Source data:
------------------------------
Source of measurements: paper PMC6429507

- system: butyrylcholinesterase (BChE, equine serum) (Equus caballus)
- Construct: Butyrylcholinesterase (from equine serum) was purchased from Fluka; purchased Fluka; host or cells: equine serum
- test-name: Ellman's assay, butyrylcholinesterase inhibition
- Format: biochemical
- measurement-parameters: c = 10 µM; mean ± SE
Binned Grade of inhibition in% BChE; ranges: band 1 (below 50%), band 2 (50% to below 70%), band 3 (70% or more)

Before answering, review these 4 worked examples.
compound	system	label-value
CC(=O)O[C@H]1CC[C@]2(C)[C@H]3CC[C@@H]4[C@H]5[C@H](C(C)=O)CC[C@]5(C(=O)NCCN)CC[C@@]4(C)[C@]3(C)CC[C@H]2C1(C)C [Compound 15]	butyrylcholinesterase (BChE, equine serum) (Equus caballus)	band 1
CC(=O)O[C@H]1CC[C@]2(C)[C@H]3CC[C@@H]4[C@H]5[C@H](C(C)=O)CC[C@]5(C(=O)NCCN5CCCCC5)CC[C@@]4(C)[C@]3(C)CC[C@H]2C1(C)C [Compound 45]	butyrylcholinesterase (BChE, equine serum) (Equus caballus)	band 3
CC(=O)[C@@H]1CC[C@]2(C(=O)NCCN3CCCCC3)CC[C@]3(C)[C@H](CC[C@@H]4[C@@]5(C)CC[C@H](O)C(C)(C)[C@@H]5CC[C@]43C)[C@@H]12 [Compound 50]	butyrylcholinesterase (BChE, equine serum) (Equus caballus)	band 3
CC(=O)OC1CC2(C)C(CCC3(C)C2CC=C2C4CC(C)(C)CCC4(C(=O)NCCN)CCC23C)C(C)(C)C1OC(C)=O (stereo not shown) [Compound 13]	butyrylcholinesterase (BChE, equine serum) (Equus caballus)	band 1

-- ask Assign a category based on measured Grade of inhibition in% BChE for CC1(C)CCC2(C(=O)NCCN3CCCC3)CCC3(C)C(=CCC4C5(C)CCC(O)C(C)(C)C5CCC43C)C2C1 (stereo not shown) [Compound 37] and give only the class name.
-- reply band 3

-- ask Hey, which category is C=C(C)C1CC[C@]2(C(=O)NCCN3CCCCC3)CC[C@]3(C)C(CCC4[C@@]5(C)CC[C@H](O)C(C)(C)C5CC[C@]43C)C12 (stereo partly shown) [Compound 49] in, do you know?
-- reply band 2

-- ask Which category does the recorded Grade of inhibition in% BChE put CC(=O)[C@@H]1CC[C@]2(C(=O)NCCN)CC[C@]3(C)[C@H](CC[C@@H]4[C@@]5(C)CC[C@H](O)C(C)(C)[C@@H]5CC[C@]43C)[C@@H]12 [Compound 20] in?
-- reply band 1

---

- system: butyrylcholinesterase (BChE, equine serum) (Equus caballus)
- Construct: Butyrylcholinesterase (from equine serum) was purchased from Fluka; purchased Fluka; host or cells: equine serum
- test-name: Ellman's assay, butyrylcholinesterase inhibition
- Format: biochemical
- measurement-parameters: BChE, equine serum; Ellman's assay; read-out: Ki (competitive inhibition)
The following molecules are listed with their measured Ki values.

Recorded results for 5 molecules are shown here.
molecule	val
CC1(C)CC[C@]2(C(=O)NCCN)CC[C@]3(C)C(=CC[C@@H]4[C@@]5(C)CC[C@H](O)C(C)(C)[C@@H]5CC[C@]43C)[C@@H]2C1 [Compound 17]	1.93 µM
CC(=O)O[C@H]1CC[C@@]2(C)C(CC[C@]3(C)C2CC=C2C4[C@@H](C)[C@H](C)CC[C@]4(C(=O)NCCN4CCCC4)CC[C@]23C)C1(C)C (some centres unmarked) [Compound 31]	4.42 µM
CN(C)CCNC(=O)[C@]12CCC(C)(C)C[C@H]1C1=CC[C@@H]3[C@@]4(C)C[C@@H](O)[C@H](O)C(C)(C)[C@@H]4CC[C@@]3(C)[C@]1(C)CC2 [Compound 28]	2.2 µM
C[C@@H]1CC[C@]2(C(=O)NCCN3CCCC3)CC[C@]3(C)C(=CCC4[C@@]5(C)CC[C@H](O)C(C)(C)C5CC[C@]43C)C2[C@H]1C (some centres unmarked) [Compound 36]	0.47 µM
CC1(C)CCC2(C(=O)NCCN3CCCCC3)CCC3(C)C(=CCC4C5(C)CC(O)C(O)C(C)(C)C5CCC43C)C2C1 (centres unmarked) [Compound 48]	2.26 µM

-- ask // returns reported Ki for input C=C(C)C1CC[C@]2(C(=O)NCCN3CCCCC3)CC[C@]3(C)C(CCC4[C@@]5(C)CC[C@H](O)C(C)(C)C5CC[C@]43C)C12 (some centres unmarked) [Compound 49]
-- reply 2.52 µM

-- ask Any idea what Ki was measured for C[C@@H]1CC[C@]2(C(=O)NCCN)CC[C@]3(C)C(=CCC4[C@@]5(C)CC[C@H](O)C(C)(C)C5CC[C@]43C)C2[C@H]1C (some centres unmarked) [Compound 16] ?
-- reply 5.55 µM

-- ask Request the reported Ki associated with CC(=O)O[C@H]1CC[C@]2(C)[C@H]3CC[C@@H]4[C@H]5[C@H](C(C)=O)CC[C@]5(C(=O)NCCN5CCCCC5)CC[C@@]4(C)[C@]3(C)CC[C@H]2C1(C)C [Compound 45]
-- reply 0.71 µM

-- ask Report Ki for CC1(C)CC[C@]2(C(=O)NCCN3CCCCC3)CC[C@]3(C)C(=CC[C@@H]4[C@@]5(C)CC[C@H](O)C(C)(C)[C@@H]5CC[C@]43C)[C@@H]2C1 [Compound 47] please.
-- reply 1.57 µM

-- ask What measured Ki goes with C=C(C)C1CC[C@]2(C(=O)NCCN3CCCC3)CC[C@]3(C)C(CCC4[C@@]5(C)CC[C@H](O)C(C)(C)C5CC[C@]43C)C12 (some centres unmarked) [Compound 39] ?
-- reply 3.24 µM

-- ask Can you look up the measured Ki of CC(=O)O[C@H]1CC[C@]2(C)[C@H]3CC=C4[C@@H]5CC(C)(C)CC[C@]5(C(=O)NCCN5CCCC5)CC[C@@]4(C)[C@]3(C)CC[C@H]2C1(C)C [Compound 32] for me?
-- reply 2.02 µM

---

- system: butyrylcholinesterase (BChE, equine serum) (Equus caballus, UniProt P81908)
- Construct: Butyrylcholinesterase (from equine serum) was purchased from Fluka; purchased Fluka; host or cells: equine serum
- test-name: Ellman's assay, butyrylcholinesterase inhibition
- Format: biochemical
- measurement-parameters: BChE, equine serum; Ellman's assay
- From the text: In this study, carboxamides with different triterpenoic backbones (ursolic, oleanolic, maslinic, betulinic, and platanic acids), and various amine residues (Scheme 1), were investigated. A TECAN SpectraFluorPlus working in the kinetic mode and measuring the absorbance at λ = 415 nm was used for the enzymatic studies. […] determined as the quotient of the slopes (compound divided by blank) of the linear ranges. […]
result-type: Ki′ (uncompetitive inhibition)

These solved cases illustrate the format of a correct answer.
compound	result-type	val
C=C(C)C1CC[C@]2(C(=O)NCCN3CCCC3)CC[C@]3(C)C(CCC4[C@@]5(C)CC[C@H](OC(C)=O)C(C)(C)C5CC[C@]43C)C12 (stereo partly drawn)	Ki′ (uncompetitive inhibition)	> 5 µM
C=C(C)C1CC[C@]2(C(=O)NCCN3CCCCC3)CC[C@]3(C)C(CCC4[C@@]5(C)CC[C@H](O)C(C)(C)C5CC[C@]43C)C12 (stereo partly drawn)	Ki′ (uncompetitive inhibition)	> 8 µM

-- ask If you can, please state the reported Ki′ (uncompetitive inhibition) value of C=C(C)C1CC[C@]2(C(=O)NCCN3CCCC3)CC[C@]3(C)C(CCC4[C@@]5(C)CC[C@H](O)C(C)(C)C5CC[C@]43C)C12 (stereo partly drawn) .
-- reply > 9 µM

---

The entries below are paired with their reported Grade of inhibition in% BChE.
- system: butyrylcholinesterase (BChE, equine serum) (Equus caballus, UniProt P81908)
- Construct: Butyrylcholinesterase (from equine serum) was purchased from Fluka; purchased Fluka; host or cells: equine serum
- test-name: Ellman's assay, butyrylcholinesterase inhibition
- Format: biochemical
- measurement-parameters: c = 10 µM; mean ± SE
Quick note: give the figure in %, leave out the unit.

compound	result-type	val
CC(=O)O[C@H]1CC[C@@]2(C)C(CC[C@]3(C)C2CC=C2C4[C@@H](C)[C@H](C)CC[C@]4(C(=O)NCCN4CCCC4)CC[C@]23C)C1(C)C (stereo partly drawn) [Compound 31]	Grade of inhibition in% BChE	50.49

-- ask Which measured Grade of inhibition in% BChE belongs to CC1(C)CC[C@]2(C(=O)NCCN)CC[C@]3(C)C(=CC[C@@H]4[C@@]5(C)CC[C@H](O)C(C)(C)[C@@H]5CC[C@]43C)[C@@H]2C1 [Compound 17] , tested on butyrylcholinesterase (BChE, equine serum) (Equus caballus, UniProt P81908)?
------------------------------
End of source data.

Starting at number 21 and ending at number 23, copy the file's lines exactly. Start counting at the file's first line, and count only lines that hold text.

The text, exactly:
- system: butyrylcholinesterase (BChE, equine serum) (Equus caballus)
- Construct: Butyrylcholinesterase (from equine serum) was purchased from Fluka; purchased Fluka; host or cells: equine serum
- test-name: Ellman's assay, butyrylcholinesterase inhibition